Fairfield-Area PFAS Investigation

The Maine Department of Environmental Protection (DEP) is currently investigating the Fairfield area for the presence of per- and polyfluoroalkyl substances (US EPA PFAS) in the environment. The investigation began after the Department of Agriculture, Conservation and Forestry detected perfluorooctanesulfonic acid or PFOS in an on-farm milk sample taken from an area dairy farm. PFAS have been used for a long time in many consumer products and are persistent in the environment.

For residential drinking water, DEP is applying the Interim Drinking Water Standard of 20 parts per trillion (ppt) to the sum of 6 PFAS as established by Resolve 2021, ch. 82, Resolve, To Protect Consumers of Public Drinking Water by Establishing Maximum Contaminant Levels for Certain Substances and Contaminants, Emergency, effective June 21, 2021.

Sampling Information

DEP has conducted water sampling within an area generally bounded between Route 139 (Norridgewock Road) and Route 201, with an emphasis on areas on the Ohio Hill Road near its intersection with Route 201, Currier Road and Nyes Corner Road; Middle Road; Green Road; and Howe Road. In Oakland, sampling is being conducted in an area near the intersection of Gagnon and Ten Lots Roads. In Benton, sampling is being conducted on River Road in an area between Route 139 and north of Interstate-95. In Unity Township, DEP has investigated an area on Palmer and Reynolds Roads.These areas may be expanded as sampling results continue to be evaluated.

water filter system

When deciding where to sample, the Department considers area-specific information including soil types and the direction of groundwater flow to prioritize the testing of wells that are most likely to be at the highest potential risk. In addition, a phased approach to sampling is typically conducted where sampling areas are broadened over time based on an evaluation of results including whether there have been any exceedances of Maine's Interim Drinking Water Standard of 20 ppt to the sum of 6 PFAS (PFOA, PFOS, PFNA, PFHxS, PFHpA, and PFDA). While the Department's current focus is on monitoring residential drinking water supplies, soil and surface water in the area have also been sampled.

Sampling Results

Sample results received to date are provided in this interactive map (opens in new tab). The map indicates sample points as either above or below 20 ppt. The map also notes locations that the Department has sampled but has not yet received results and water supplies that have had PFAS filtration systems installed. This map will be updated as more information becomes available.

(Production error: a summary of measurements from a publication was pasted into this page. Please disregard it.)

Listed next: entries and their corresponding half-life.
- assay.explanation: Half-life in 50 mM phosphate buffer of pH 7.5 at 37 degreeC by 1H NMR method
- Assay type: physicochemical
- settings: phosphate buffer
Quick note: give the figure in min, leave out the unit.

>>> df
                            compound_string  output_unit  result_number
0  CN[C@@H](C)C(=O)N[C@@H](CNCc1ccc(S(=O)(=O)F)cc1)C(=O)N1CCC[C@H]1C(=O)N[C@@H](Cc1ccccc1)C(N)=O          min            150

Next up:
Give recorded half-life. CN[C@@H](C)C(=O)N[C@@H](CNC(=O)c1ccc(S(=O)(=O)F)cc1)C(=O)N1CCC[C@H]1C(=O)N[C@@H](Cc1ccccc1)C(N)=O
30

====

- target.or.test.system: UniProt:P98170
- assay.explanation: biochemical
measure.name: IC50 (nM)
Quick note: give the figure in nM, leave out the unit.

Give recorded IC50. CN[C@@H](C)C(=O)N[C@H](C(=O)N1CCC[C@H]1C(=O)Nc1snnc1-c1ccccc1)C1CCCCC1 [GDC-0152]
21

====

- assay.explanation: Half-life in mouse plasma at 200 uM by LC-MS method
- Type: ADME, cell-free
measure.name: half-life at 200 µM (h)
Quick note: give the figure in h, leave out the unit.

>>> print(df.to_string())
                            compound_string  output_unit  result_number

Bottled Water Information

Until filter systems are installed at impacted homes and the results from the first monitoring round verify the effectiveness of the filter system, the Department will be working with municipalities to supply bottled water to residences with water supplies containing concentrations of PFAS above the Maine's Interim Drinking Water Standard. For Fairfield residents, please consult the Town of Fairfield's website for information regarding bottled water pick-up.

Filter System Information

water filter system

As an interim measure until an alternative approach is available, and subject to available funding, the Department will pay for the installation and maintenance of granular activated carbon or resin filtration systems (filter systems) on private residential water supplies at or near licensed residual land application sites in Fairfield where the Interim Drinking Water Standard or a regulatory-based PFAS drinking water standard has been exceeded. These filter systems are being offered because there is an immediate need to protect the health of residents by ensuring they have access to a reliable and safe water supply, where other regulatory options have not been identified. The Department will continue to pursue additional funding and other remedies for a long-term sustainable strategy and to ensure affected homeowners have safe water to drink.

Filter systems will consist of either two granular activated carbon treatment units or resin-based treatment units with a water meter based on each home's water quality results. Sampling ports will be added to the system so water can be sampled before, between, and after each treatment unit. The systems were designed based on past experience and in consultation with the Department's filter system vendor. General information about treating PFAS in drinking water can be found on U.S. EPA's website. Water softener systems may also be installed to maintain appropriate treatment depending on each home's specific water quality. The Department will regularly monitor the effectiveness of the systems in treating PFAS and provide the results to each homeowner. Once installed, each homeowner will receive information about their specific system as well as contact information should questions arise.

Filter System Installation Schedule

Filter system installation began at impacted residences on January 25, 2021. Installations will continue thereafter, and each homeowner will be provided with an approximate schedule for their filter system installation. Filter system agreements will be provided to property owners. The agreements will outline the basic responsibilities of both the property owners as well as the Department and grant the Department access to monitor and maintain the filter systems.

Additional Information